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Type 2 Diabetes

Type 2 Diabetes > What Is Type 2 Diabetes?

What Is Blood Sugar?

Possible Symptoms of High Blood Sugar
Possible Symptoms of High Blood Sugar

Blood sugar is your body’s main source of energy. Your doctor probably told you that you have type 2 diabetes because you had too much sugar in your blood. Fortunately, there are ways to help keep your blood sugar levels from getting too high or low.

High blood sugar

What is high blood sugar?

High blood sugar is also called hyperglycemia. It may occur for many reasons when you have type 2 diabetes. Your body may have enough insulin, but it is not as effective as it should be. Or your body may not make enough insulin. It also may occur when you eat too much, are less active than usual, are sick or under stress, or need a change in type 2 diabetes medicine.

Are there symptoms of high blood sugar?

Some common symptoms of high blood sugar include:
  • Feeling thirsty
  • Urinating more often
  • Feeling hungry or eating more
  • Losing weight without trying
  • Blurred vision

However, high blood sugar may not cause symptoms, or may be so mild that they are unnoticed.

Should high blood sugar be treated?

Yes. A high blood sugar level may be serious if you do not treat it. You will know if your blood sugar level is too high, if you have symptoms, by checking your blood sugar with a glucose meter, and/or by getting your A1C test as recommended by your doctor. Ask your doctor if you need changes in diet, activity, or your type 2 diabetes medicine to help better control your blood sugar level.

Low blood sugar

What is low blood sugar?

Low blood sugar is also called hypoglycemia. There are many different causes. It may happen even when you’re doing all you can to manage your type 2 diabetes. Or it may happen when you don’t eat enough, delay a meal or snack, exercise too much, or take certain medicines.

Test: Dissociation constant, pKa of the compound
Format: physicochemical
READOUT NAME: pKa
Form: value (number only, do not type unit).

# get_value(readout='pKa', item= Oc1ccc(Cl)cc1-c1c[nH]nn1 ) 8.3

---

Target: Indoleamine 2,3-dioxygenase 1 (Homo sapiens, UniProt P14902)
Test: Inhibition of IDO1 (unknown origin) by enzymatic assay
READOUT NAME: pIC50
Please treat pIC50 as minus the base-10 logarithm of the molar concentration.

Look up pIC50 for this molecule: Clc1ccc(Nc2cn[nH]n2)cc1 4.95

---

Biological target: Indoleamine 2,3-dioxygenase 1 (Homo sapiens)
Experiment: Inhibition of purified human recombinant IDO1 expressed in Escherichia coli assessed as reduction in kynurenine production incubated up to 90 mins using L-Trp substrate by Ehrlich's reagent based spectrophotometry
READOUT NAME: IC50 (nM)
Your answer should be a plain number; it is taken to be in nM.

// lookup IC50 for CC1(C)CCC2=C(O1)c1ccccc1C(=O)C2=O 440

Are there symptoms of low blood sugar?

There may be. You may feel dizzy, sweaty, or shaky. But the only way to be sure is to check your blood sugar level. That’s why self-testing is so important.

Should low blood sugar be treated?

Yes. Untreated hypoglycemia may quickly get worse and you could pass out. Work with your doctor to create a plan that may help control your blood sugar.

Take action immediately if your blood sugar is too low

  • Keep something with a fast-acting sugar (simple carbohydrate) on hand. Try 1 cup of milk, 1/2 a cup of fruit juice, or 1 tablespoon of sugar
  • Test your blood sugar level after 15 minutes to see if it is above 70 mg/dL. If it’s not, drink or eat as above
  • Once your blood sugar is over 70 mg/dL, eat a small snack if your next meal or snack is more than 1 to 2 hours away
  • As always, speak with your doctor about what to do if you experience low blood sugar

Now that you understand blood sugar highs and lows, keep these tips handy.